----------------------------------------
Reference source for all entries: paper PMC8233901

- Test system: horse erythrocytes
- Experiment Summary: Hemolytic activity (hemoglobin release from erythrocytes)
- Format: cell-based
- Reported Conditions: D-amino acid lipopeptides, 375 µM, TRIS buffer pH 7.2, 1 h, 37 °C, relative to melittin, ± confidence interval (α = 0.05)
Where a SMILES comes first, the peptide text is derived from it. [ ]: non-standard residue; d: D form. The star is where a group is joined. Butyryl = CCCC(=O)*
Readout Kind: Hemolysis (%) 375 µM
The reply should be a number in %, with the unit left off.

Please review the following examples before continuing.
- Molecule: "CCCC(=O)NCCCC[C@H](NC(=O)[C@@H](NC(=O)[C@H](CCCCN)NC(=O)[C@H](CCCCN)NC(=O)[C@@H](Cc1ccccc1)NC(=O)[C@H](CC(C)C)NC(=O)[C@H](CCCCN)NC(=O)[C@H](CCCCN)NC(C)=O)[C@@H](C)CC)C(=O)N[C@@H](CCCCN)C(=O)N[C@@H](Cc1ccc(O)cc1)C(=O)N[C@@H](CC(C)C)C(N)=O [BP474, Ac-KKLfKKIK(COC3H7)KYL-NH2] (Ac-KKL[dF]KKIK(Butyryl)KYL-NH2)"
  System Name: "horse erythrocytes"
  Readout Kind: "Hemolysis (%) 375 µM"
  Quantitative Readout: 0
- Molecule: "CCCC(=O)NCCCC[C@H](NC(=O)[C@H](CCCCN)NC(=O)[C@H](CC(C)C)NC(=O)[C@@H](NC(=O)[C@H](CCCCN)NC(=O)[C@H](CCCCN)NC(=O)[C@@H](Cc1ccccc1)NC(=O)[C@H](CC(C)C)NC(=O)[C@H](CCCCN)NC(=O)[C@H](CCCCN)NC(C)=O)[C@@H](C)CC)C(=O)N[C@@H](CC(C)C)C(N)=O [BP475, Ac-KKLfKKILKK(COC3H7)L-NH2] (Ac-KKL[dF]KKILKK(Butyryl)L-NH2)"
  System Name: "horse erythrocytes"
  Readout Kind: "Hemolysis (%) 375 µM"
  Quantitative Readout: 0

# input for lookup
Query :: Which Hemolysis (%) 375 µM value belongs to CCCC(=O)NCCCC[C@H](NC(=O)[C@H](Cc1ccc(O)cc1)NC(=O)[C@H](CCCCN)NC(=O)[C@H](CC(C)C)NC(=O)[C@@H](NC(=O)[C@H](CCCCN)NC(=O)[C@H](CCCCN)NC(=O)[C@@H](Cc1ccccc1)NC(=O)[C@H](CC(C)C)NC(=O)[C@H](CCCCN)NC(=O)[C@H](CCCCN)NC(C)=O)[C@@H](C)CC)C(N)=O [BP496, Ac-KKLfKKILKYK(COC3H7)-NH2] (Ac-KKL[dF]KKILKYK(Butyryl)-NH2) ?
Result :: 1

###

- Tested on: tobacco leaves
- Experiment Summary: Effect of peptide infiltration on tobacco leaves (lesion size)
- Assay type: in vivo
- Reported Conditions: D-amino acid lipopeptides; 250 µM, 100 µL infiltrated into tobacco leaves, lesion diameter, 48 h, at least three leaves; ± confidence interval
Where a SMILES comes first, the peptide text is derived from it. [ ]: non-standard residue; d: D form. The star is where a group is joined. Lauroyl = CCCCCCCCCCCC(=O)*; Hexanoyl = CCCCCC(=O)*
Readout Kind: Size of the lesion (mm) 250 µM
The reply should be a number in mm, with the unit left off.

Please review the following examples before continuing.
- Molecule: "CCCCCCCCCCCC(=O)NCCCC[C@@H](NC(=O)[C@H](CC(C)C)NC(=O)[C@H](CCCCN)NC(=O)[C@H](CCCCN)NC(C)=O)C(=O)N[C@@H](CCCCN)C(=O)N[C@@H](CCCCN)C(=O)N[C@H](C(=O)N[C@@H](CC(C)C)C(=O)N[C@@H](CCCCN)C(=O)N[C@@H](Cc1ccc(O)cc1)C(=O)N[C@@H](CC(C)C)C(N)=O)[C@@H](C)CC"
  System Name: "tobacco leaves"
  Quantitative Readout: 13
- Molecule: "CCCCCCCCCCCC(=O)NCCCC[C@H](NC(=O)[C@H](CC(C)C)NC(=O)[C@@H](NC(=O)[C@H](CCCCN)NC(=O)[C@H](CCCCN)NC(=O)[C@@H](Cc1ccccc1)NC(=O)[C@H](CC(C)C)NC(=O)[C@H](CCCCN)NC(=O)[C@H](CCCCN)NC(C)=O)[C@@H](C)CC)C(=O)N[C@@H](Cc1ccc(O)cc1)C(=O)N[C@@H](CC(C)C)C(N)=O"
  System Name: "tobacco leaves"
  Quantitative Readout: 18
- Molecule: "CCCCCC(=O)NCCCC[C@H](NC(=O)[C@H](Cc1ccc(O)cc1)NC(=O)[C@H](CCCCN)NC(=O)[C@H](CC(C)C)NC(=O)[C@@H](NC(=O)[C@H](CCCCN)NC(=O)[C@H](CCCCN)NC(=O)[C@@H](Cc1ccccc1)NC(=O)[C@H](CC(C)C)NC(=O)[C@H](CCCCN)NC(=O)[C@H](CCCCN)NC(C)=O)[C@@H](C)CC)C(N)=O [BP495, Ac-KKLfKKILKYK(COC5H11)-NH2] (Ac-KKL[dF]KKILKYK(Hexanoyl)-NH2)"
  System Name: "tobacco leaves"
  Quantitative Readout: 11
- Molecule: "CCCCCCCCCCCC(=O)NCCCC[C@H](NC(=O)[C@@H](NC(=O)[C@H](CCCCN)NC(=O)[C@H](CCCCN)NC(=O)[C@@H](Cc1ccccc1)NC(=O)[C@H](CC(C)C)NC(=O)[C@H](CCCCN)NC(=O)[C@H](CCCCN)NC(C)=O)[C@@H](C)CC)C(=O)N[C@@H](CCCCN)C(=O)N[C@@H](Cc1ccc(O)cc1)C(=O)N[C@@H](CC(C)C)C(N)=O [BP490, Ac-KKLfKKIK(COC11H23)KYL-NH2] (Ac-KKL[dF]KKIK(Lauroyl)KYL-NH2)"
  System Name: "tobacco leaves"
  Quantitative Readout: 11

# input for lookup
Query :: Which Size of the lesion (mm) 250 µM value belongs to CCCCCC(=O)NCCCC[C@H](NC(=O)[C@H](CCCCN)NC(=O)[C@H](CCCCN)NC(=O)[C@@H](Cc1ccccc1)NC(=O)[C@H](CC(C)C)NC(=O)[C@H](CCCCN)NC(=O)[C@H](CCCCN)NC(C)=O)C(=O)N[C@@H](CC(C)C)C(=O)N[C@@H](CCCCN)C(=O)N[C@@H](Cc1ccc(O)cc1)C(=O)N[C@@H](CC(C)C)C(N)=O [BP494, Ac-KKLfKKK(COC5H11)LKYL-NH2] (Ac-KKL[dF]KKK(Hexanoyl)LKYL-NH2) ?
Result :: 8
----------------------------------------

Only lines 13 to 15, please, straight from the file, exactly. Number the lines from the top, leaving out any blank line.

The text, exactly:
  Quantitative Readout: 0
- Molecule: "CCCC(=O)NCCCC[C@H](NC(=O)[C@H](CCCCN)NC(=O)[C@H](CC(C)C)NC(=O)[C@@H](NC(=O)[C@H](CCCCN)NC(=O)[C@H](CCCCN)NC(=O)[C@@H](Cc1ccccc1)NC(=O)[C@H](CC(C)C)NC(=O)[C@H](CCCCN)NC(=O)[C@H](CCCCN)NC(C)=O)[C@@H](C)CC)C(=O)N[C@@H](CC(C)C)C(N)=O [BP475, Ac-KKLfKKILKK(COC3H7)L-NH2] (Ac-KKL[dF]KKILKK(Butyryl)L-NH2)"
  System Name: "horse erythrocytes"